For brick-and-click e-commerce brands, it may sound like a paradox, but digital today is not only about your online presence. Increasingly, retailers find themselves facing the challenge of digitizing their physical stores as well. This includes introducing augmented reality gimmicks and letting in-store visitors fiddle with their branded mobile apps at the same time, just to name a few examples.

It should be diversified

One more step further into deep personalization, digital experiences should differ substantially for each of your customer groups. Basic segmentation by demographic and psychographic criteria is fine but no longer enough. The true to-the-point diversification of your messages starts when you separate new visitors, first-time buyers, existing customers, and those abandoning baskets, all with a proper respect to the e-commerce channels they use.

Logically, it’s about effectively combining personalization mechanisms and cross-channel seamlessness described above with a clever set of identifying criteria based on your brand specifics. With this approach, you will never cease trying to persuade the customer who quit the basket in your mobile app to buy at a special discount through a push notification the moment this particular customer enters your physical store.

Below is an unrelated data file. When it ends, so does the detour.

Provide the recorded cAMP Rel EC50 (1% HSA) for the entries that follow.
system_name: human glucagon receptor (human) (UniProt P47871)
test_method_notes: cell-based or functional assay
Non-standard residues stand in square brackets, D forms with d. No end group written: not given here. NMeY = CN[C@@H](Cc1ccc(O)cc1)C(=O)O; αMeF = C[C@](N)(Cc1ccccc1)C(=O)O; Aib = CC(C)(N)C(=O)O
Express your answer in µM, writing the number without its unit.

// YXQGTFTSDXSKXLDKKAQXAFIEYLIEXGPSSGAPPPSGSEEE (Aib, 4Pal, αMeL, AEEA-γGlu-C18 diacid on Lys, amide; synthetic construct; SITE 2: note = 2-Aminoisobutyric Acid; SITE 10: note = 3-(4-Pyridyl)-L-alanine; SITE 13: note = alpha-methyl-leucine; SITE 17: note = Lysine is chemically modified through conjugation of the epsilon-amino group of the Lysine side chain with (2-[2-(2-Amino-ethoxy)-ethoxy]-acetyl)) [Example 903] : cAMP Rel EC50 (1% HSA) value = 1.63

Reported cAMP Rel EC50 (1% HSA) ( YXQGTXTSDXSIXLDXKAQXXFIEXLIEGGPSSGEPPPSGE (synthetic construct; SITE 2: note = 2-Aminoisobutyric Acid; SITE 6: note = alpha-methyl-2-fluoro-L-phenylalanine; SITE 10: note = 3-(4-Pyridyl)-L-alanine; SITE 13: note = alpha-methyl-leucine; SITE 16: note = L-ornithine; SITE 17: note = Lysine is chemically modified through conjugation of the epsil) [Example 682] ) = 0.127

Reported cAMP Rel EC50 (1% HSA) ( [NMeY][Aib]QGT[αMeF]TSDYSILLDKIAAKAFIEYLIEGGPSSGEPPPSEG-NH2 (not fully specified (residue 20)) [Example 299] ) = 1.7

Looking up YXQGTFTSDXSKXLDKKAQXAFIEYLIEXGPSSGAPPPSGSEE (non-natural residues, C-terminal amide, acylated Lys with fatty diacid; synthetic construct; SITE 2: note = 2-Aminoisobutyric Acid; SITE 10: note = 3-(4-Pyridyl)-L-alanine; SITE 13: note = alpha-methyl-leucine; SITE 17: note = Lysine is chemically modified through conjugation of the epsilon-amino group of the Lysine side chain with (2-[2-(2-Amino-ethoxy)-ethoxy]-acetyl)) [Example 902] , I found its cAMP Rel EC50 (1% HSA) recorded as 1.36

It should be measurable

No strategy is workable unless you know when it’s successful and when it’s not. For this, at every stage of transforming digital experiences, metrics are crucial to guide you and notify if something is wrong.

With digital experience analytics, we enter a broader domain of customer experience management in general. At the moment, there are still heated debates over measuring customer experience properly with no unified opinions yet. One thing is clear though, you should both ask your customers directly though polls and surveys, as well as observe and audit independently based on the operational data you have on hands.

It should be one step ahead